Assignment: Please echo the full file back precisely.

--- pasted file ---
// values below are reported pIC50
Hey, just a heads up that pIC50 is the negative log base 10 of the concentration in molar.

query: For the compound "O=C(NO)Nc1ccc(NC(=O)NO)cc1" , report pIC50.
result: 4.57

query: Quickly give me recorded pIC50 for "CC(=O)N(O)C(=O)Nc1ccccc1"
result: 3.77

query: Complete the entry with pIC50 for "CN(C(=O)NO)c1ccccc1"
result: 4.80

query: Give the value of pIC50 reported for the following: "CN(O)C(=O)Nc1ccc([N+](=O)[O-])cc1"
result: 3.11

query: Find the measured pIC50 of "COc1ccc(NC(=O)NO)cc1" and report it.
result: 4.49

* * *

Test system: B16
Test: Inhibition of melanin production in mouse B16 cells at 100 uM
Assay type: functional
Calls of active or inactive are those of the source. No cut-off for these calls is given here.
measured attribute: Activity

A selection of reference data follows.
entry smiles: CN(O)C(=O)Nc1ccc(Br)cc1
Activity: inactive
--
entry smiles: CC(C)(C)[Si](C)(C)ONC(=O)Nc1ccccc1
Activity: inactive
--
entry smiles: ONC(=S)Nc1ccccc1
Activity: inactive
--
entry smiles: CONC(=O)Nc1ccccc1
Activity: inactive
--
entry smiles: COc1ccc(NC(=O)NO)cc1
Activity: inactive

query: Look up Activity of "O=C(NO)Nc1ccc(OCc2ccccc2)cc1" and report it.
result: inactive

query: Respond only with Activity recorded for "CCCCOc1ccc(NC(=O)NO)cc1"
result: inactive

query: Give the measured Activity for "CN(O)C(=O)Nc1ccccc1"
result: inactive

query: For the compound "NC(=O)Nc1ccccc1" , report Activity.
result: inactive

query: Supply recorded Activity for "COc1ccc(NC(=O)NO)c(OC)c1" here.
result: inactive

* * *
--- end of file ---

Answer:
// values below are reported pIC50
Hey, just a heads up that pIC50 is the negative log base 10 of the concentration in molar.

query: For the compound "O=C(NO)Nc1ccc(NC(=O)NO)cc1" , report pIC50.
result: 4.57

query: Quickly give me recorded pIC50 for "CC(=O)N(O)C(=O)Nc1ccccc1"
result: 3.77

query: Complete the entry with pIC50 for "CN(C(=O)NO)c1ccccc1"
result: 4.80

query: Give the value of pIC50 reported for the following: "CN(O)C(=O)Nc1ccc([N+](=O)[O-])cc1"
result: 3.11

query: Find the measured pIC50 of "COc1ccc(NC(=O)NO)cc1" and report it.
result: 4.49

* * *

Test system: B16
Test: Inhibition of melanin production in mouse B16 cells at 100 uM
Assay type: functional
Calls of active or inactive are those of the source. No cut-off for these calls is given here.
measured attribute: Activity

A selection of reference data follows.
entry smiles: CN(O)C(=O)Nc1ccc(Br)cc1
Activity: inactive
--
entry smiles: CC(C)(C)[Si](C)(C)ONC(=O)Nc1ccccc1
Activity: inactive
--
entry smiles: ONC(=S)Nc1ccccc1
Activity: inactive
--
entry smiles: CONC(=O)Nc1ccccc1
Activity: inactive
--
entry smiles: COc1ccc(NC(=O)NO)cc1
Activity: inactive

query: Look up Activity of "O=C(NO)Nc1ccc(OCc2ccccc2)cc1" and report it.
result: inactive

query: Respond only with Activity recorded for "CCCCOc1ccc(NC(=O)NO)cc1"
result: inactive

query: Give the measured Activity for "CN(O)C(=O)Nc1ccccc1"
result: inactive

query: For the compound "NC(=O)Nc1ccccc1" , report Activity.
result: inactive

query: Supply recorded Activity for "COc1ccc(NC(=O)NO)c(OC)c1" here.
result: inactive

* * *